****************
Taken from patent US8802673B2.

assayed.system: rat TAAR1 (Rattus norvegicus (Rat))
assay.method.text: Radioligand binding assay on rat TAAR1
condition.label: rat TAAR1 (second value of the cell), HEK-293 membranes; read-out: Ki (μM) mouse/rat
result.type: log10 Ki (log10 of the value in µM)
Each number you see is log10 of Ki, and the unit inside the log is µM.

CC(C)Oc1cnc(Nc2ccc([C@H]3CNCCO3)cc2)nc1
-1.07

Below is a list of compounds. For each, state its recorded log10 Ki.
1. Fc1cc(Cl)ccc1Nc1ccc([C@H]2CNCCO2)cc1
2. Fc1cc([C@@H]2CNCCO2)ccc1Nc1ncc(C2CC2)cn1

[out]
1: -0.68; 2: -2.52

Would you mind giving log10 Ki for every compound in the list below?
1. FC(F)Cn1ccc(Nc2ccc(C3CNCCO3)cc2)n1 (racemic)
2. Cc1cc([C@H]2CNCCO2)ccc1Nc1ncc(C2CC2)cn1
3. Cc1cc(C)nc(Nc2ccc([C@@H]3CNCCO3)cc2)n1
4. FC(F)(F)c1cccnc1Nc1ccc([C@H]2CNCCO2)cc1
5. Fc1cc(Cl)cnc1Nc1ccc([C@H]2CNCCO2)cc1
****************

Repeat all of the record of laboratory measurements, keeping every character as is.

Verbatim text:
Taken from patent US8802673B2.

assayed.system: rat TAAR1 (Rattus norvegicus (Rat))
assay.method.text: Radioligand binding assay on rat TAAR1
condition.label: rat TAAR1 (second value of the cell), HEK-293 membranes; read-out: Ki (μM) mouse/rat
result.type: log10 Ki (log10 of the value in µM)
Each number you see is log10 of Ki, and the unit inside the log is µM.

CC(C)Oc1cnc(Nc2ccc([C@H]3CNCCO3)cc2)nc1
-1.07

Below is a list of compounds. For each, state its recorded log10 Ki.
1. Fc1cc(Cl)ccc1Nc1ccc([C@H]2CNCCO2)cc1
2. Fc1cc([C@@H]2CNCCO2)ccc1Nc1ncc(C2CC2)cn1

[out]
1: -0.68; 2: -2.52

Would you mind giving log10 Ki for every compound in the list below?
1. FC(F)Cn1ccc(Nc2ccc(C3CNCCO3)cc2)n1 (racemic)
2. Cc1cc([C@H]2CNCCO2)ccc1Nc1ncc(C2CC2)cn1
3. Cc1cc(C)nc(Nc2ccc([C@@H]3CNCCO3)cc2)n1
4. FC(F)(F)c1cccnc1Nc1ccc([C@H]2CNCCO2)cc1
5. Fc1cc(Cl)cnc1Nc1ccc([C@H]2CNCCO2)cc1